End Stage Renal Disease (ESRD) is a devastating condition causing complete loss of kidney function. It can compromise such bodily tasks as generation of red blood cells, electrolyte balance, filtering of waste products, blood pressure maintenance and strong bone construction.
ESRD has many causes ranging from poor control of blood pressure to something as minor as overuse of pain-relieving medications.
It is estimated that more than 100,000 people in the U.S. have ESRD. The quality of their lives could be significantly improved by a kidney transplant, but only some 15,000 people are likely to receive one.
Why so few? There is no program for willing donors to be compensated for this sacrifice. And the voluntary rate for donors is falling every year.
The U.S. is divided into eight geographic regions, in which participating hospitals/transplant centers offer carefully screened kidneys from cadavers or living donors who volunteer their kidneys.
The patient is registered in selected geographic regions and placed on a national list for a kidney. There is a formula applied to select recipients but a long wait time is the norm, usually as long as seven years.
So how can a person in need of a transplant expedite the process? Here’s where the story becomes sad and frustrating.
Consider the case of Ken March, an Evanston resident: He holds a Ph.D. in psychology and is well known in the medical/healthcare marketing industry. He works closely with doctors and patients in various disease areas, helping to better understand how each individual patient type copes with disease on a daily basis – how decisions are reached, where mistakes are made, how they interact together.
Ken understands that the humanity of each individual must be recognized and that each individual is unique. Short- and long-term health care improve when medical professionals stop labeling those they treat as “arthritis patient” or “diabetes patient” and so on.
Ken has always been a fine athlete, having had a brief minor league stint with the St. Louis Cardinals before he became a skilled tennis player and avid runner.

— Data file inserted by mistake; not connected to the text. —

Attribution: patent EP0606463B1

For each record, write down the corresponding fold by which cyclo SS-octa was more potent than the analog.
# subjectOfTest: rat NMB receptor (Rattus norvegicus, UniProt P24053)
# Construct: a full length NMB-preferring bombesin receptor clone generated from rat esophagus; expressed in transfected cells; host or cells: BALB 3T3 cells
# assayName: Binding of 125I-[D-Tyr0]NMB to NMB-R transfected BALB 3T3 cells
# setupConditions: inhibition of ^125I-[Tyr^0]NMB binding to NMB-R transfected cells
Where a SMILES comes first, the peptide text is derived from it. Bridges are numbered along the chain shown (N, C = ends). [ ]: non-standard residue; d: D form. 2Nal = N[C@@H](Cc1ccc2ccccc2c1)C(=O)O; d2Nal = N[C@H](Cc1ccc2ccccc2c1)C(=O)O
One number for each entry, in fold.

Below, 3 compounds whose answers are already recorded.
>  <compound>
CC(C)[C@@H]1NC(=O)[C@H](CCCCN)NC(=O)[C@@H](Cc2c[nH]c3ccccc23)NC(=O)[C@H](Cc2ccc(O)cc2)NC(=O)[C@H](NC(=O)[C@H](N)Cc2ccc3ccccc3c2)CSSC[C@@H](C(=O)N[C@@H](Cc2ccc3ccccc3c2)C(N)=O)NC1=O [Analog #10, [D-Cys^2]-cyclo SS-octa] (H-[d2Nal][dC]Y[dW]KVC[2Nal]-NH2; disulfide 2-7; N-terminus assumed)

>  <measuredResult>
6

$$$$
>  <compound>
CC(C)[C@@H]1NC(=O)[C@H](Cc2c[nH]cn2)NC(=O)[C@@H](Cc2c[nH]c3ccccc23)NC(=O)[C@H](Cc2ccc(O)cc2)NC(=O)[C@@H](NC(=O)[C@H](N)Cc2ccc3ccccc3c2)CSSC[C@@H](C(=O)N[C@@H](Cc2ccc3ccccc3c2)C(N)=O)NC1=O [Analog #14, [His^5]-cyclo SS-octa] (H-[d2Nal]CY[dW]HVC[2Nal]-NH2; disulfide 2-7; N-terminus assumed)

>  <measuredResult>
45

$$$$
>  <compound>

But he was struck with ESRD three years ago and has grappled with the U.S. health-care system as he tries to find a compatible donor. He has lost 25 lbs. from a thin frame, is beset with constant nausea and dizziness and must undergo 9 hours of peritoneal dialysis every night.
He has unsuccessfully searched within his immediate family for an appropriate donor and has joined a subscription service that lists people who anonymously want to donate a kidney. Several heart-breaking near misses have occurred. One donor was found to have an enlarged kidney the day before transplant surgery; another was involved in a boating accident a week before the scheduled procedure. An additional pitfall is created by unscrupulous donors who either ask for an up-front payment (as much as $25,000) for the kidney or who demand transportation compensation and living expenses as they move through the system. Too many turn out to be less than honest about their intentions.
The constant challenge of living with ESRD is draining even for a professional like Ken. Having to cope with the very issues he has been studying actually renders his plight even more agonizing.
Ken is about to launch a Facebook page that can be attached to a kidney donor application and has had a notice placed in local church bulletins.
Yet after more than three years he is still without the needed kidney. Ken realizes that time is certainly not his ally. ESRD is not a static disease. He fears that without help soon, both his professional goals and his personal activities will permanently suffer.
When asked about the difficulties he faces daily and the frustrations he experiences, he maintains his perspective, noting that there are “lots of diseases out there worse than what I’m dealing with…” and that he will continue to fight.
But every once in a while he can’t help but wonder how it can be that here, in the United States, kidney patients have to search for help on their own.
Mr. Callahan, an Evanston resident, has written about his friend Ken March, who also lives in Evanston.